I stood in the middle of the alley for some time, glancing left and right. I really didn’t know which way to go. Neither option held much appeal, as my surveillance revealed that it was incredibly dark and murky in both directions. I could be instantly killed in any number of ways, regardless of my decision.

Something told me to head to the left, towards the east. There were no logical theorems behind this decision, other than the realization that I can’t actually be running away if I don’t, in fact, run. So I headed east.

Slowly, at first. My pace picked up a bit as the neighboring dogs realized that there was a potential intruder. These beasts came racing to their respective back fences, baying like Satan himself had just ascended from the bowels of the earth. I really did not care for this part. I increased my speed to escape the hounds of hell.

Miraculously, I made it to the end of the block without being ripped to shreds. (Let’s not discuss the fact that some of these evil canines were probably poodles that couldn’t effectively damage a falling leaf. I was six years old with a tendency for slight exaggeration. Sue me.)

I paused before actually crossing the street. Not sure why. Maybe it was the fact that the alleyways, at least at the point where they intersected actual streets, had light poles illuminating the area. Suddenly, everybody could see exactly what I was doing.

This was disconcerting. Part of it was the fact that my actions were now visible to the viewing public, or at least bored citizens tromping around the area for no apparent reason. But mostly, my hesitation was due to the fact that, when you have the freedom to run anywhere that you want, where, exactly, do you run TO?

I really hadn’t done enough research on this particular aspect of my joining the Underground Railroad. Poor planning. This always causes complications.

So I decided to keep running in a straight line. Keep following this same alley until I eventually ran across a family that just happened to be looking for a dissatisfied youngster seeking better opportunities. Sounded good to me.

I dashed across the street and entered the next segment of the alley. This was really foreign territory for me. I knew most of the intricacies of my own alley, but this was a new world. On top of that, once you got away from the cross street, there were no handy lights to guide you on your mission. So I decided to just run like the wind until I got to the distant light at the next cross street.

This was a very serious error in judgment.

So I’m racing along, breathing quite heavily, unable to see a single thing that might appear in the dim path before me, and just trusting that my forward momentum is all I need to survive the ordeal.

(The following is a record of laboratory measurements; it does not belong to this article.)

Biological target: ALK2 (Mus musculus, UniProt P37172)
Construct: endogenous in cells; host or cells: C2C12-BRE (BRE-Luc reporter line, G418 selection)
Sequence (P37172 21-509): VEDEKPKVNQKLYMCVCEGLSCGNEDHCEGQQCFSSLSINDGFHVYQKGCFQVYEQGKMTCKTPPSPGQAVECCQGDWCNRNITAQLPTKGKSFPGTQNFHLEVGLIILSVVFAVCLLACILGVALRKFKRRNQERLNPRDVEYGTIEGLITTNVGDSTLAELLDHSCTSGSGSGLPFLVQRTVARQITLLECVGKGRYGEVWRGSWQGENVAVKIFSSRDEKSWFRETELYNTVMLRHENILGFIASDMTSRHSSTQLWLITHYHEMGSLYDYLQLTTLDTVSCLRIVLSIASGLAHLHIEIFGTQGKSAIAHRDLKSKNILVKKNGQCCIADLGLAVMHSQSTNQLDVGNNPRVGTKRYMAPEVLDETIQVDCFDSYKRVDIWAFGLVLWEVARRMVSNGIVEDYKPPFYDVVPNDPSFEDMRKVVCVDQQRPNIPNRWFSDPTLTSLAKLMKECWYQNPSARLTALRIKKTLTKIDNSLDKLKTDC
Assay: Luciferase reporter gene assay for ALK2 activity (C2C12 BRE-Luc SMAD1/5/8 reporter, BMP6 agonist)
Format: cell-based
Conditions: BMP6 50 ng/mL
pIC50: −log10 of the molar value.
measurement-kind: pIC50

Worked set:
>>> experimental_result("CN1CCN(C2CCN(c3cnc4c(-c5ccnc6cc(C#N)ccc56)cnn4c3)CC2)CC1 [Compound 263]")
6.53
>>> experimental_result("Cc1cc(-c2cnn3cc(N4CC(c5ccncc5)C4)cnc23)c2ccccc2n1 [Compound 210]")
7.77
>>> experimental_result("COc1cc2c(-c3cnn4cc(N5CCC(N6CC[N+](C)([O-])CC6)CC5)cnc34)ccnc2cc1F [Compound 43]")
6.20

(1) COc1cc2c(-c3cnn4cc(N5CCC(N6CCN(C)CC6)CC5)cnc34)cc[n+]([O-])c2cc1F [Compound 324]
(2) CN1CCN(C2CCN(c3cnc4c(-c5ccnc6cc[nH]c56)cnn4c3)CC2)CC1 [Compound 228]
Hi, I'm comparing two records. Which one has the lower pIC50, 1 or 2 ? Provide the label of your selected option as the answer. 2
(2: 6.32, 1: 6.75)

Suddenly, one foot comes down at a slightly odd angle, with my toes mashed upward at a very unpromising degree. Before I can fully decipher this change in terrain, my other foot slams hard against an apparent boulder in the middle of the alley. Due to whatever physical laws, my tiny body is now airborne, roughly parallel to the ground.

I crash to the earth with bone-rattling surprise, all of the air forced out of my lungs with a frightening oomph, my cute little suitcase clipping me on the head as it sails forward to parts unknown.

I finally skid to a halt, my face mashed in unfamiliar dirt. It feels like the entire front of my body has been scraped clean of any flesh.

And I burst into tears.

A few minutes later, I realize that my waterworks are not solving anything. I wipe my face with my shirt sleeve and struggle to a sitting position, sniffling. I look around, and can barely make out my suitcase just ahead. It has popped open, and my man panties are peppering the alley way, absurd little flowers in the darkness.


I struggle to my feet and start shoving my personal items back in the suitcase, my tears dotting the contents as I do so. Once everything is secure, I hoist my traveling companion and look back west, toward home. Pondering.

My run for freedom has lasted exactly 17 minutes. And now I’m done. My parents knew exactly what they were doing in helping me out the door, realizing I wouldn’t get far. In fact, it wouldn’t have surprised me if THEY were the ones responsible for the strategically-placed boulder. Parents will do anything to win the battle. They might have even paid the poodles to be especially snarly tonight.

Time for Plan B. Perhaps another round at the bargaining table? Not sure. For all I knew, my parents may have already replaced me with a more complacent child that didn’t have such grandiose expectations of the world. A naïve little Stepford son that would clean his room and not question authority.

In any case, I’m sure my sister had been doing a dance of royal ascension from the first second of my departure, thrilled at her rise in status. She would probably just turn the TV up when my pitiful knock came at the back door. I would now be facing two unimpressed monarchs and a potential conniving usurper to the throne.

I sighed and headed back down the alley.

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  1. As I sit in reflection of reading Part 1, you and I must have been born in the same era of '63 because I can relate! Agreed parents were in cahoots with child-rearing and were sadistic when it came to one's quest for independence under their roof. Being shamed was bliss but in retrospect made us a stronger person with self-governess, indepence and boundaries.

    I enjoyed and look forward to reading Part 2 and just had to listen Gilbert O'Sullivan Alone Again as I read Part 1.

  2. when you have the freedom to run anywhere that you want, where, exactly, do you run TO?

    Well I myself like to run to Starbucks. Get overly caffeinated with legal addictive stimulants, chatter like the wind to strangers and help them wipe down their counters even though I don't work there.

    I'm just sayin.